This sentence beautifully demonstrates the critic's deep and abiding love for academic hauteur, using diction that no one still uses when speaking ("needn't?"), and haughtily sniffing at O'Hara's "oafishly" informal deportment. It also demonstrates the reviewer's utter lack of sympathy with the poet's intellectual and artistic ambitions. The Harvard-educated museum curator O'Hara, who palled around with John Ashbery and Jackson Pollack, chose to wear his erudition lightly. Logan sews curtain weights in his erudition's pockets, looking for some extra gravitas. In fact, O'Hara clearly viewed intellectual self-importance, the cultivation of gravitas, as one of the enemies of genuine art (and genuine feeling and genuine thought). Logan is from the enemy party, and sets out to prove it, however oafishly. (There is something hilarious and asinine about attacking a deliberately demotic poet as lacking polish.)
His poems present a world in which love of art (of Mayakovsky and Billie Holliday and Seurat alike) are inseparable from one's other appetites for life. For Logan, this gusto is suspect. Any poet who's suspicious of energy and appetite, as far as I'm concerned, is suspect himself.
Logan makes a particularly suspicious claim late in the essay, when he cites "Poem (Lana Turner has collapsed!) as "arguably [O'Hara's] most famous poem."
This is evidently some new use of the word "arguably." Usually that word means a reasonable position that reasonable people might dispute. Logan uses it to mean a position that virtually all reasonable people would dispute, because it is obviously not true, but which Logan means to argue nonetheless.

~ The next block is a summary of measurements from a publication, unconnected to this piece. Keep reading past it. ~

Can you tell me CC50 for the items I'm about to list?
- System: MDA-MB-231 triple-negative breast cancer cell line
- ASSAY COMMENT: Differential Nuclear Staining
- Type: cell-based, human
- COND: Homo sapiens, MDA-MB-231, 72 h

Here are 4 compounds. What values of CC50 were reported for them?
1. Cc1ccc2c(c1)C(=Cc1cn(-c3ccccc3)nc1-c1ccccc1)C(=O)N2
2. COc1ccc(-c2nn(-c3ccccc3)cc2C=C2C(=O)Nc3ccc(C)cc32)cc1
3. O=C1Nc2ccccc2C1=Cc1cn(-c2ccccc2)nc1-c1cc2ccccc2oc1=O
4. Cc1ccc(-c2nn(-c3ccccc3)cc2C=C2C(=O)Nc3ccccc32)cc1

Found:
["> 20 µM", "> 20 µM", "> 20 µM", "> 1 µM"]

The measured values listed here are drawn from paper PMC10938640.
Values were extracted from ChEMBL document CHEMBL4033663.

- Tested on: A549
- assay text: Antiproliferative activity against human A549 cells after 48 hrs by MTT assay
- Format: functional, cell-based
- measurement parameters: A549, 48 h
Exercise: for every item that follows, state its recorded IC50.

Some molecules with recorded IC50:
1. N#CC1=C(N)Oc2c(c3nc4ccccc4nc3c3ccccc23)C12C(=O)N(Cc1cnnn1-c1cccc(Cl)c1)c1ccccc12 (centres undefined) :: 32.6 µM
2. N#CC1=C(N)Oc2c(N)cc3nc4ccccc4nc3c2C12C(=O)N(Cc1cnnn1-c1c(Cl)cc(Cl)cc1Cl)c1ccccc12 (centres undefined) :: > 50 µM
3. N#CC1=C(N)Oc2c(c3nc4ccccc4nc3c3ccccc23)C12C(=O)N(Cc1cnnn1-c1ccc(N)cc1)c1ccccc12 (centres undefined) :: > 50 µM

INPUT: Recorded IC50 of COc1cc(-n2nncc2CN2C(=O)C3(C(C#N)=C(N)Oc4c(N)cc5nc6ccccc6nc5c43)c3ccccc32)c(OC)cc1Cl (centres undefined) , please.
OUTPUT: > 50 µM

"Lana Turner has collapsed!" is not, by any means, O'Hara's most famous poem. That honor probably belongs to the widely anthologized "The Day Lady Died" or else to one of the poet's five or ten other frequently anthologized lyrics ("To the Harbormaster," "Ave Maria," "Poem ("At Night the Chinamen jump"), "Why I Am Not a Painter," and so on). The odd claim about the Lana Turner poem is explicated by the contributor's note, in which Logan (having already admitted his longstanding aesthetic hostility to O'Hara's work) writes of hearing Richard Howard read that specific poem. So "arguably his most famous poem," means "most famous O'Hara poem in William Logan's private interior life." That's a strange and solipsistic standard of evidence. (Setting solipsistic benchmarks for measuring fame is especially paradoxical.)
More to the point, the poem Logan singles out as "most famous" does not appear in the previous edition of O'Hara's Selected Poems
, which the new edition Logan is reviewing replaces. Surely, that fact is relevant to the review, even if not relevant to Logan.
Logan is most comfortable imagining a readership of naifs, like an auditorium full of unread freshmen, who have never heard of the poet being discussed and are willing to accept whatever Herr Doktor Professor tells them. The most famous poem by O'Hara is the one Logan believes should be most famous. Everything else is just a lapse of taste. If you've actually heard of Frank O'Hara, and read him, what Logan says might not match your own experiences. But Logan would contend that the fault lies with you.